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Coping With Stress


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Coping With Stress

  1. 1. Coping With Stress Katie Killby
  2. 2. Stress <ul><li>Stress is a subjective sensation associated with varied symptoms that differ for each of us. </li></ul><ul><li>Stress is not always a synonym for distress. </li></ul><ul><li>Stress increases productivity up to a point, after which things rapidly deteriorate. </li></ul><ul><li>Mental and physical health are aspects of functioning that are most strongly influenced by exposure to stress. </li></ul>
  3. 3. Causes of Stress in Children
  4. 4. Sources of Stress by Age <ul><li>Infancy and early childhood: Stressors come from the environment </li></ul><ul><li>School age: In addition to environmental stressors, sources of stress also include school, peers, and neighborhood variables. Stressors can impact a child’s sense of security, dignity and honor, or sense of self-worth. A stress that is becoming more prominent for school-age children is the pressure related to high stakes testing and overbooked extracurricular schedules. </li></ul><ul><li>Early adolescence: Developmental milestones such as puberty, school level transitions, and peer relationships become primary sources of stress. </li></ul><ul><li>Late adolescence: Children are required to transition from dependence on the family to reliance on oneself and one’s friends. With independence come financial and social stressors related to higher education, career, building a family, and family relationships. (Copeland, 2004) </li></ul>
  5. 5. <ul><li>Grant, Compas, Thurm, McMahon, & Ey, (2000) </li></ul><ul><li>Found that psychosocial stress is a significant and pervasive risk factor for psychopathology in childhood and adolescence. </li></ul><ul><li>The ways in which children and adolescents cope with stress are potentially important mediators and moderators of the impact of stress on current and future adjustment and psychopathology. </li></ul><ul><li>Kaplan, Liu, Kaplan (2005) </li></ul><ul><li>Found a negative relationship between student perceived school-related stress and academic performance. </li></ul><ul><li>University of Washington (2008) </li></ul><ul><li>Found that a single exposure to uncontrollable stress impairs decision making in rats for several days. </li></ul>
  6. 6. Symptoms of Stress in Children <ul><li>Irritability or unusual emotionality or volatility. </li></ul><ul><li>Sleep difficulty or nightmares. </li></ul><ul><li>Inability to concentrate. </li></ul><ul><li>Drop in grades or other functioning. </li></ul><ul><li>Toileting or eating concerns. </li></ul><ul><li>Headaches or stomachaches. </li></ul><ul><li>Unexplained fears or increased anxiety (that also can take the form of clinging). </li></ul><ul><li>Regression to earlier developmental levels. </li></ul><ul><li>Isolation from family activities or peer relationships. </li></ul><ul><li>Drug or alcohol experimentation. </li></ul><ul><li>(Copeland, 2004) </li></ul>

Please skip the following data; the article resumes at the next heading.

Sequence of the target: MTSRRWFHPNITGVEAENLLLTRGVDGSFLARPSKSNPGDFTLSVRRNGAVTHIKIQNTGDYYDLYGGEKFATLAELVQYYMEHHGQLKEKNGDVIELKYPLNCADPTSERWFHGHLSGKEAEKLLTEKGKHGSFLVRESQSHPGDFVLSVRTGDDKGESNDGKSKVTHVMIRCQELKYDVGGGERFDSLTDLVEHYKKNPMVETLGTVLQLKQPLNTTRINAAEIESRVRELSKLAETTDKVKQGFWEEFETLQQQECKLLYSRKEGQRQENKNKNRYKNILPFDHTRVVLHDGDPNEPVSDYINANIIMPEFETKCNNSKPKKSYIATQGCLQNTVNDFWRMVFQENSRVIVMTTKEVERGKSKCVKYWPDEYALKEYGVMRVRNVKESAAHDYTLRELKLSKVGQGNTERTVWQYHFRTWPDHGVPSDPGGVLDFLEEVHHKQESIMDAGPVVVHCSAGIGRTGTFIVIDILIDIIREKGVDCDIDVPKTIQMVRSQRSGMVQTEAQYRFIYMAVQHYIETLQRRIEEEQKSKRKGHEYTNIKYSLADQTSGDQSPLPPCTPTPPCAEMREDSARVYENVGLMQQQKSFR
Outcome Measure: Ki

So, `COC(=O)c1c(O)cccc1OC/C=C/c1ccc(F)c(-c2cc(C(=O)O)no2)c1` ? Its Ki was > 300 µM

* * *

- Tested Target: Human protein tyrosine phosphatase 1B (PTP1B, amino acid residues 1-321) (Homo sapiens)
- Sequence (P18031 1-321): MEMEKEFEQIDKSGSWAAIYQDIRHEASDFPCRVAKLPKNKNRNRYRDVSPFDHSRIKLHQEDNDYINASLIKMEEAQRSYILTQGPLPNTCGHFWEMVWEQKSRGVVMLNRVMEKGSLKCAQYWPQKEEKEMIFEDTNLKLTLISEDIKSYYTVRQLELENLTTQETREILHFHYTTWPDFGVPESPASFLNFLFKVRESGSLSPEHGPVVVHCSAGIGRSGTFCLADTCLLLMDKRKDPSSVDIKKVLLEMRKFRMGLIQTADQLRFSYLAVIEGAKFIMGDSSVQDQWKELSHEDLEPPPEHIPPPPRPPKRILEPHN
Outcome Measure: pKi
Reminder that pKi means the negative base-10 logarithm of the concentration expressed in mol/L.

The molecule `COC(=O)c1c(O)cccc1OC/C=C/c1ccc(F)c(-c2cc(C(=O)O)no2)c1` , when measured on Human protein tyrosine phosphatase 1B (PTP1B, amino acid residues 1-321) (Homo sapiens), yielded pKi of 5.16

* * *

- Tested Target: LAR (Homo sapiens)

7. 7. Coping <ul><li>Lazarus and Folkman (1984) defined coping as &quot;constantly changing cognitive and behavioral efforts to manage specific external and/or internal demands that are appraised as taxing or exceeding the resources of the person&quot; (p. 141). </li></ul><ul><li>Voluntary vs Involuntary Response </li></ul><ul><li>Temperament, Reactivity and Self-Regulation </li></ul><ul><li>Developmental Impact </li></ul><ul><li>Subtypes of Coping </li></ul><ul><li>(Compass et al., 2001) </li></ul>
  8. 8. Building Resilience to Stress <ul><li>Prevention </li></ul><ul><ul><li>decreasing sources of stress in school environments </li></ul></ul><ul><ul><li>increasing the coping skills of all students </li></ul></ul><ul><li>Targeted Intervention </li></ul><ul><ul><li>helping the individual change the source of stress, or teaching specific coping skills to help the child adapt to a situation that cannot be changed </li></ul></ul><ul><ul><li> (Hess, 2006) </li></ul></ul>
  9. 9. School Psychologist’s Role <ul><li>Be familiar with with common stressors in your district </li></ul><ul><ul><li>Culture of Classrooms, School & Community </li></ul></ul><ul><li>Reinforce the importance of clear, consistent, and reasonable expectations </li></ul><ul><li>Teach problem-solving & coping skills </li></ul><ul><li>Introduce stress prevention and reduction strategies </li></ul><ul><li>Educate administration and faculty on mental health issues for students and staff (Hess, 2006) </li></ul>
  10. 10. Problem Solving & Coping Skills <ul><li>Allow student to express difficulties </li></ul><ul><ul><li>use their experiences as a lesson guide </li></ul></ul><ul><li>Teach problem solving & coping skills by modeling </li></ul><ul><li>Use cognitive restructuring & coping statements </li></ul><ul><li>Provide scenarios for students to practice learned skills </li></ul><ul><li>Provide students with practical skills such as prioritizing, organizing, and self-advocating </li></ul><ul><li>A good resource for finding new and effective mental health programs is </li></ul>
  11. 11. Stress Prevention & Reduction Techniques <ul><li>Take a break from stressful situations </li></ul><ul><ul><li>Activities like listening to music, exercising, talking to a friend, drawing, writing, or spending time with a pet can reduce stress </li></ul></ul><ul><li>Autogenic relaxation </li></ul><ul><li>Progressive muscle relaxation </li></ul><ul><li>Visualization </li></ul>
  12. 12. Practice Click on flower!